A case of adoption in a wild group of black-fronted titi monkeys (Callicebus nigrifrons)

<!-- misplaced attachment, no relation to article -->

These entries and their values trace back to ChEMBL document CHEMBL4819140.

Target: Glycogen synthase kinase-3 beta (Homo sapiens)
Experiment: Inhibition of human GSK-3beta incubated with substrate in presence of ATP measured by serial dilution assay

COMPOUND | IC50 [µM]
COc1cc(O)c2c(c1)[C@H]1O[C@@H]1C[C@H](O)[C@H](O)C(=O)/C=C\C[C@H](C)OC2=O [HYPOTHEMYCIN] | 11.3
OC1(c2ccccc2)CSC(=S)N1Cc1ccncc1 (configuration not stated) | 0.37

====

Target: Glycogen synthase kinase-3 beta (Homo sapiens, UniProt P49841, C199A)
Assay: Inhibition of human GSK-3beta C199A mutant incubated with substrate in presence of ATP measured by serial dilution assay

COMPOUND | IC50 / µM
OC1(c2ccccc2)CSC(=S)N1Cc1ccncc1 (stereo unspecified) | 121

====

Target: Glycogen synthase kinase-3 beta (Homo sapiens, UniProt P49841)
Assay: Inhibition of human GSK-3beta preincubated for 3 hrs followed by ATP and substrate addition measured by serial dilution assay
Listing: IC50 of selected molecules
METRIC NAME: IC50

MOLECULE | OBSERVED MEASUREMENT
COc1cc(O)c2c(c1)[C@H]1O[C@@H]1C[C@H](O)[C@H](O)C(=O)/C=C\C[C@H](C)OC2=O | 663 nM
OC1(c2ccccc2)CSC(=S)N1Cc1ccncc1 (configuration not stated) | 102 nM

We observed a case of infant adoption in an unprovisioned group of wild black-fronted titi monkeys (Callicebus nigrifrons). During our long-term field study we noticed that an infant had moved from one of our study groups (“Desbotado”) to another (“Rio”). Observations of the adoptive group confirm that it was being cared for by the adult male, and initially the group’s adult female was nursing the infant alongside her biological infant. Interestingly, the native and adoptive groups have frequent inter-group interactions, but at no point have we observed the native group trying to retrieve its infant. As of April 2007 the infant has been living in its adoptive group for 19 months. These data document the first case of adoption in this genus; they suggest that infant recognition is poorly developed in this species and that under certain circumstances wild groups of C.nigrifrons can successfully rear twins. In our study population reproductive females give birth to one infant every year; the only case when this has not happened is with the group that adopted the infant, suggesting that adoption may generate a reproductive cost.